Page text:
How delicate and exquisite, ardent and pure must have been Magdalen's heart to be capable of consoling the heart of a God-man!  And yet, it was the heart of a sinner.

He would speak to her, I imagine, of the ingratitude of men, which so deeply wounds all noble and sensitive hearts.  He would share with her the pain caused to His loving heart by the perfidy and obstinacy of His enemies.  He would go still further because, confidences once started, the heart feels urged on to new confidences.  He would lift the veil of the future: His Church, His priests, the persecutions, and, soon, His death - above all, His Eucharist.

O my God, who could describe the sweetness of those moments?  Jesus, speaking with accents of tenderness - Magdalen, the mystic beloved, sitting at His feet, her favorite place, and listening with rapt attention, her eyes fixed on His eyes, her soul flowing out into His soul.  Jesus, feeling Himself understood and immensely loved - Magdalen, experiencing the inebriating happiness of knowing that in her heart, in her love, the divine Beloved was find rest and solace.  These are mysteries which escape our understanding here on earth.

Time passed on.  In its course, other chosen souls, continuing before the tabernacle the mission initiated by Magdalen at Bethany, have offered Jesus rest and consolation.  Men, nowadays, are no less rude, ungrateful, or egoistic than they were nineteen hundred years ago, and the sensitive and exquisite heart of Christ yearns for consolers.  To console Jesus: in this consists essentially the noble mission of eucharistic souls.  Theirs, indeed, is "the best part."

Truly hours in heaven are the hours those souls spend before the tabernacle.  They do not speak; they listen; nor does Jesus merely instruct them.  They are hours of intimate communion.  As their eyes are fixed on the eucharistic Lord, their hearts are united to His heart and their souls submerged into His soul.  Like Magdalen, they derive unutterable happiness from an intimate conviction that to Jesus they are balm and consolation.

Once more, how encouraging is the thought that, after the immaculate heart of Mary, it was the heart of a sinner purified by divine love that Jesus chose for His most intimate confidences.  How well we thereby understand that, in truth, this beloved Shepherd came not to seek the sheep within the fold, but those gone astray; not the just, but sinners; not the healthy, but souls afflicted by spiritual disease.

Magdalen was truly the forerunner of eucharistic souls, when she poured perfume and tears upon Christ's body, and into His afflicted heart shed the balm of consolation and the fragrance of love.

Jose Guadalupe Trevino
The Holy Eucharist

Monday, March 28, 2016

Heaven on earth

Dear Daughters of St. Philip Neri,

To imitate the saints in heaven now is to share, as much as human frailty allows, in their contemplation and adoration.  It is for this reason that we make the Sacred Host the center of our life and prayer.  What an extraordinary gift to have perpetual exposition of the Blessed Sacrament and for those souls drawn to the Eucharistic throne it is truly heaven on earth!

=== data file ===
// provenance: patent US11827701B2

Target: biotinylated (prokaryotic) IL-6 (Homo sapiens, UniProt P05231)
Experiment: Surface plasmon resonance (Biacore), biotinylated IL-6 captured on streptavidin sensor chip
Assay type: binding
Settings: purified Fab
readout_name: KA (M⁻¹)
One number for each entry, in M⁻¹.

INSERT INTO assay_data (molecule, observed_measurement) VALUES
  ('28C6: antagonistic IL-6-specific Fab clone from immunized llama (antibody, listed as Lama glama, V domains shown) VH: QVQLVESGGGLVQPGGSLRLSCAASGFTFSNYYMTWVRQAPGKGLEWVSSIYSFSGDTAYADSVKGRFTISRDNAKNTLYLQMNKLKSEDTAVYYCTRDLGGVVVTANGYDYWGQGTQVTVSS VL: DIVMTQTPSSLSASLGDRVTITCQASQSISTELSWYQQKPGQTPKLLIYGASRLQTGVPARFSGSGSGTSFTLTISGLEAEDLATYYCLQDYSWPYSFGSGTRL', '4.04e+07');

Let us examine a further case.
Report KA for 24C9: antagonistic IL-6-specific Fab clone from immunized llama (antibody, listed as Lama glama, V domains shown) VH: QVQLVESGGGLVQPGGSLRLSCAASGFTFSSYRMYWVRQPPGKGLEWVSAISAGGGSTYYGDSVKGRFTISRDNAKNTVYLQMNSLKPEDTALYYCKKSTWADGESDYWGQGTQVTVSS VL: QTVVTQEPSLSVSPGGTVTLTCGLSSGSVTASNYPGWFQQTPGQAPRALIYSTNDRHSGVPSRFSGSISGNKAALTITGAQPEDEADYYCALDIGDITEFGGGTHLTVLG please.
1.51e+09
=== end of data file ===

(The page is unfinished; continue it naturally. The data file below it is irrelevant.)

"It has been said, and rightly so, that between contemplation and adoration there is so close a union, so mutual a relationship, that they cannot be separated. We adore while contemplating and we contemplate while adoring. The saints in heaven live in perpetual adoration, because their joy is derived from eternal contemplation. On earth, where in some manner we must imitate the life of heaven, Christian devotion has striven to make the Sacred Host the center of perpetual contemplation and adoration, as far as human frailty permits. And both adoration and contemplation have called for perpetual exposition of the Blessed Sacrament.
"The Sacred Host perpetually exposed on its Eucharistic throne, and, before it, day and night, loving souls in adoration and contemplation! Is this not truly heaven on earth?,"

- from "The Holy Eucharist" by Jose Guadalupe Trevino 

Friday, March 18, 2016

Do not make excuses

Dear Daughters,

Do you realize that when the Lord is exposed in the Blessed Sacrament He is coming to you, seeking your love and to have you place your confidence in Him.  When the Lord is offended everywhere, mocked and denied, when His Church is rejected and His servants betray Him, it behooves noble souls to come and publicly adore Him; to tell the world - "This is my Beloved, He is my Life."  The greatest gift you can bring Him is to share with Him your vulnerability.  Expose your misery, your sins, your heart's bitterness, your loneliness and disillusion to Him.  All find an echo in His Heart.

Do not say that you have no time, that you don't know what to tell Him, or that you must delay until tomorrow.  Your Beloved waits for you now.

"Did you ever consider well, dear Christian soul, that, when the Sacred Host is publicly exposed, Jesus is not on His Eucharistic throne to receive the adorations of the angels and to enjoy the company of the blessed? These He finds in heaven. But He is on His Eucharistic throne to receive your adorations, to listen to your confidences, and to console and alleviate your sorrows and trials.

Come, then, and adore that Holy Host. When Jesus is offended everywhere, when His royal dignity is mocked and His sovereignty denied, it behooves noble souls to come and acknowledge publicly that He is our beloved Sovereign and divine King, and that to Him all praise, honor, and glory are due.

Come and adore that Host of mercy and peace. Show Him your wounds, tell Him your faults, expose to Him your miseries. You do not insult Him who shed His blood for all the sins of the world, when you tell Him your sins to obtain forgiveness. Whatever their number and grievousness, in proportion to His infinite mercy they are less than a grain of sand lost in the immensity of an ocean.